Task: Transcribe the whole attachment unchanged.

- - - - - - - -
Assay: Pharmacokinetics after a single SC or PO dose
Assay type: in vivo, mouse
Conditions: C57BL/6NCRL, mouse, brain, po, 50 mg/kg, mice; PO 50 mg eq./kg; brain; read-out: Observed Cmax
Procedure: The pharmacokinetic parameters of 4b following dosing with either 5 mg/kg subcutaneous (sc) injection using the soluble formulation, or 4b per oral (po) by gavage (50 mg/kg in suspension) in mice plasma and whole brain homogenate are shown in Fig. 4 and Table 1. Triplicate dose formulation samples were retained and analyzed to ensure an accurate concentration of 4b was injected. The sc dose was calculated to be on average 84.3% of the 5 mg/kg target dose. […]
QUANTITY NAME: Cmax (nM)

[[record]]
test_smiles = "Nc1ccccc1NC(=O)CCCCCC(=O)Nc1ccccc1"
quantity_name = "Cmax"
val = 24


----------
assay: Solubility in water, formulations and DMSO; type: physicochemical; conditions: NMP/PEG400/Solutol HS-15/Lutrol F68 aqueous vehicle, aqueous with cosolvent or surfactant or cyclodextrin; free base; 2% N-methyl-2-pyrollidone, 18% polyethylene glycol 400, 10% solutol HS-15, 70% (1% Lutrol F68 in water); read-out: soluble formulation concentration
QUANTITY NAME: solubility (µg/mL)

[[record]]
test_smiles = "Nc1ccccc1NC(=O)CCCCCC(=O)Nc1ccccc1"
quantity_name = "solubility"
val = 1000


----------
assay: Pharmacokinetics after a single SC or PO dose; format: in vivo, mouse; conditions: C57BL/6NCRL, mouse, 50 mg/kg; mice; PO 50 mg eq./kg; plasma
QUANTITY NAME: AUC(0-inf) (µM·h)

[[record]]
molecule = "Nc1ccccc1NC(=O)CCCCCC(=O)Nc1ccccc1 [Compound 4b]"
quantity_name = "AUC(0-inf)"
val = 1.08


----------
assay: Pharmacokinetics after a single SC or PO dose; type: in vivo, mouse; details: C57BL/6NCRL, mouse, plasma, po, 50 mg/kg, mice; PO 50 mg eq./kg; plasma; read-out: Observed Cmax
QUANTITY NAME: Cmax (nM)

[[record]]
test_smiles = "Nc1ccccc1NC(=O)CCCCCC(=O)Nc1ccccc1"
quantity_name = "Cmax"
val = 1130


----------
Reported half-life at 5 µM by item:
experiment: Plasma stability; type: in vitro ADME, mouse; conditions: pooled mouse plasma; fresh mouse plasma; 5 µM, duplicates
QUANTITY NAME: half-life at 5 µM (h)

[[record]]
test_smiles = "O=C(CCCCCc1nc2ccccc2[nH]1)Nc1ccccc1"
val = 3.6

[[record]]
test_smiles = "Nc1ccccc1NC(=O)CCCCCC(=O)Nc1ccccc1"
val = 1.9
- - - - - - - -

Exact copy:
Assay: Pharmacokinetics after a single SC or PO dose
Assay type: in vivo, mouse
Conditions: C57BL/6NCRL, mouse, brain, po, 50 mg/kg, mice; PO 50 mg eq./kg; brain; read-out: Observed Cmax
Procedure: The pharmacokinetic parameters of 4b following dosing with either 5 mg/kg subcutaneous (sc) injection using the soluble formulation, or 4b per oral (po) by gavage (50 mg/kg in suspension) in mice plasma and whole brain homogenate are shown in Fig. 4 and Table 1. Triplicate dose formulation samples were retained and analyzed to ensure an accurate concentration of 4b was injected. The sc dose was calculated to be on average 84.3% of the 5 mg/kg target dose. […]
QUANTITY NAME: Cmax (nM)

[[record]]
test_smiles = "Nc1ccccc1NC(=O)CCCCCC(=O)Nc1ccccc1"
quantity_name = "Cmax"
val = 24


----------
assay: Solubility in water, formulations and DMSO; type: physicochemical; conditions: NMP/PEG400/Solutol HS-15/Lutrol F68 aqueous vehicle, aqueous with cosolvent or surfactant or cyclodextrin; free base; 2% N-methyl-2-pyrollidone, 18% polyethylene glycol 400, 10% solutol HS-15, 70% (1% Lutrol F68 in water); read-out: soluble formulation concentration
QUANTITY NAME: solubility (µg/mL)

[[record]]
test_smiles = "Nc1ccccc1NC(=O)CCCCCC(=O)Nc1ccccc1"
quantity_name = "solubility"
val = 1000


----------
assay: Pharmacokinetics after a single SC or PO dose; format: in vivo, mouse; conditions: C57BL/6NCRL, mouse, 50 mg/kg; mice; PO 50 mg eq./kg; plasma
QUANTITY NAME: AUC(0-inf) (µM·h)

[[record]]
molecule = "Nc1ccccc1NC(=O)CCCCCC(=O)Nc1ccccc1 [Compound 4b]"
quantity_name = "AUC(0-inf)"
val = 1.08


----------
assay: Pharmacokinetics after a single SC or PO dose; type: in vivo, mouse; details: C57BL/6NCRL, mouse, plasma, po, 50 mg/kg, mice; PO 50 mg eq./kg; plasma; read-out: Observed Cmax
QUANTITY NAME: Cmax (nM)

[[record]]
test_smiles = "Nc1ccccc1NC(=O)CCCCCC(=O)Nc1ccccc1"
quantity_name = "Cmax"
val = 1130


----------
Reported half-life at 5 µM by item:
experiment: Plasma stability; type: in vitro ADME, mouse; conditions: pooled mouse plasma; fresh mouse plasma; 5 µM, duplicates
QUANTITY NAME: half-life at 5 µM (h)

[[record]]
test_smiles = "O=C(CCCCCc1nc2ccccc2[nH]1)Nc1ccccc1"
val = 3.6

[[record]]
test_smiles = "Nc1ccccc1NC(=O)CCCCCC(=O)Nc1ccccc1"
val = 1.9